Three striking new works by California-based artist Mineo Mizuno activate the Huntington Art Gallery and its outdoor loggia to invite new ways of looking at the art collections and surrounding gardens.
Three striking new works by California-based artist Mineo Mizuno (b. 1944) activate the Huntington Art Gallery and its outdoor loggia to invite new ways of looking at the art collections and surrounding gardens.
Mizuno’s practice connects the ceramic traditions and aesthetic philosophies of his native Japan with the artistic and cultural legacies of California, his home for more than 50 years. In Nest, his piece installed on the loggia, manzanita branches from fallen trees, sourced in the foothills of the Sierra Nevada, are combined with steel, aluminum, hemp, and ceramic forms to make delicate “nests.” Viewed in relationship to the adjacent gardens and the majestic San Gabriel Mountains in the distance, the work suggests an interconnectedness between humans and nature.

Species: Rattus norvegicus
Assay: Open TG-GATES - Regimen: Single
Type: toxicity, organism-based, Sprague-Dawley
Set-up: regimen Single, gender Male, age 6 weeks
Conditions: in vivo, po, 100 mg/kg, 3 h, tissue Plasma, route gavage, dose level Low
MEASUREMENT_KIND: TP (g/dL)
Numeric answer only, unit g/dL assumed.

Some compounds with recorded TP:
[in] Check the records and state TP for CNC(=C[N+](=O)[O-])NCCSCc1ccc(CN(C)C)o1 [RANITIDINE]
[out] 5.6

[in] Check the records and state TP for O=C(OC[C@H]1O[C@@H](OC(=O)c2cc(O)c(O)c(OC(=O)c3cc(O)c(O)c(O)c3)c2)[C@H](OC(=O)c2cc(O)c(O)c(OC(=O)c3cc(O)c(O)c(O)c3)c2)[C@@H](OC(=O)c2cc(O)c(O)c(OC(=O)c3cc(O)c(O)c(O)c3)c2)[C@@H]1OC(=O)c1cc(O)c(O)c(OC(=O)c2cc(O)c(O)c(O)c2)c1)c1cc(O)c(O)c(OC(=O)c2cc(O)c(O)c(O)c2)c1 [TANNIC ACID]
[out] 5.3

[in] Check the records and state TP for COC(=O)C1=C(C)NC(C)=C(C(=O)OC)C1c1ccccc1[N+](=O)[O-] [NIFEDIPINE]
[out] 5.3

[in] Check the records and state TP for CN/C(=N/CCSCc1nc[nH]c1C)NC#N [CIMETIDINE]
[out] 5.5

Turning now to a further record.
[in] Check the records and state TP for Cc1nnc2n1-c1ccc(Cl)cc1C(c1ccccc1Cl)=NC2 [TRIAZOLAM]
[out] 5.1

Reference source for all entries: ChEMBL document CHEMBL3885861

In the main hallway of the gallery, Komorebi - light of forest and Thousand Blossoms bring together the past and the present and also connect continents—in the same way that the historical objects in the gallery spotlight Huntington co-founder Arabella Huntington’s penchant for putting Chinese ceramics, British paintings, and French furniture in lively conversations with one another. Mizuno’s installation includes Japanese origami–inspired ceramic dogwood blossoms and an oak stump from the foothills of the Sierra Nevada. The two contemporary pieces interact whimsically with two 19th-century terracotta figures in the hallway—replicas of marble sculptures made in 1709 representing a tree nymph and Flora, the ancient Roman goddess of flowering plants—that were carved for the Tuileries Garden in Paris.